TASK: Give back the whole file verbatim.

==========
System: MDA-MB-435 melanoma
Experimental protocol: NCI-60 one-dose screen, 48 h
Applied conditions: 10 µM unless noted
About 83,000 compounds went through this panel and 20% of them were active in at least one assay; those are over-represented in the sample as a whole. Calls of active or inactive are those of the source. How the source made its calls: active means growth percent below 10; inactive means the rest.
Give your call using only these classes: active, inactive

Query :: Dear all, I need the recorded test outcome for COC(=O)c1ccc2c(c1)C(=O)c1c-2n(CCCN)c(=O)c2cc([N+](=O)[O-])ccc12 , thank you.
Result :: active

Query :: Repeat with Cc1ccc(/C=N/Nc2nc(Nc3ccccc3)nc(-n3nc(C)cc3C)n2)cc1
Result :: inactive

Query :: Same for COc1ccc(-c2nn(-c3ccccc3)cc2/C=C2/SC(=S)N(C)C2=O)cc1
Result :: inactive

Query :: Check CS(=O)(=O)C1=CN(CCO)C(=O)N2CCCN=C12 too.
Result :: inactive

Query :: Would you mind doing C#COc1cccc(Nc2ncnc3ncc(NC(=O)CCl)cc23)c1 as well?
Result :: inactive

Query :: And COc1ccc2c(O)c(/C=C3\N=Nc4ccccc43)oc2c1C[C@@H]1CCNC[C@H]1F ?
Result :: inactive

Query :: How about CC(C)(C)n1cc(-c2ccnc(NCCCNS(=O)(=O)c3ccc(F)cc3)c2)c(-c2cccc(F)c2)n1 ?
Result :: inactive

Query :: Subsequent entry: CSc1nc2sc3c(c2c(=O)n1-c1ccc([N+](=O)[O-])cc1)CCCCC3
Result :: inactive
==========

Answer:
System: MDA-MB-435 melanoma
Experimental protocol: NCI-60 one-dose screen, 48 h
Applied conditions: 10 µM unless noted
About 83,000 compounds went through this panel and 20% of them were active in at least one assay; those are over-represented in the sample as a whole. Calls of active or inactive are those of the source. How the source made its calls: active means growth percent below 10; inactive means the rest.
Give your call using only these classes: active, inactive

Query :: Dear all, I need the recorded test outcome for COC(=O)c1ccc2c(c1)C(=O)c1c-2n(CCCN)c(=O)c2cc([N+](=O)[O-])ccc12 , thank you.
Result :: active

Query :: Repeat with Cc1ccc(/C=N/Nc2nc(Nc3ccccc3)nc(-n3nc(C)cc3C)n2)cc1
Result :: inactive

Query :: Same for COc1ccc(-c2nn(-c3ccccc3)cc2/C=C2/SC(=S)N(C)C2=O)cc1
Result :: inactive

Query :: Check CS(=O)(=O)C1=CN(CCO)C(=O)N2CCCN=C12 too.
Result :: inactive

Query :: Would you mind doing C#COc1cccc(Nc2ncnc3ncc(NC(=O)CCl)cc23)c1 as well?
Result :: inactive

Query :: And COc1ccc2c(O)c(/C=C3\N=Nc4ccccc43)oc2c1C[C@@H]1CCNC[C@H]1F ?
Result :: inactive

Query :: How about CC(C)(C)n1cc(-c2ccnc(NCCCNS(=O)(=O)c3ccc(F)cc3)c2)c(-c2cccc(F)c2)n1 ?
Result :: inactive

Query :: Subsequent entry: CSc1nc2sc3c(c2c(=O)n1-c1ccc([N+](=O)[O-])cc1)CCCCC3
Result :: inactive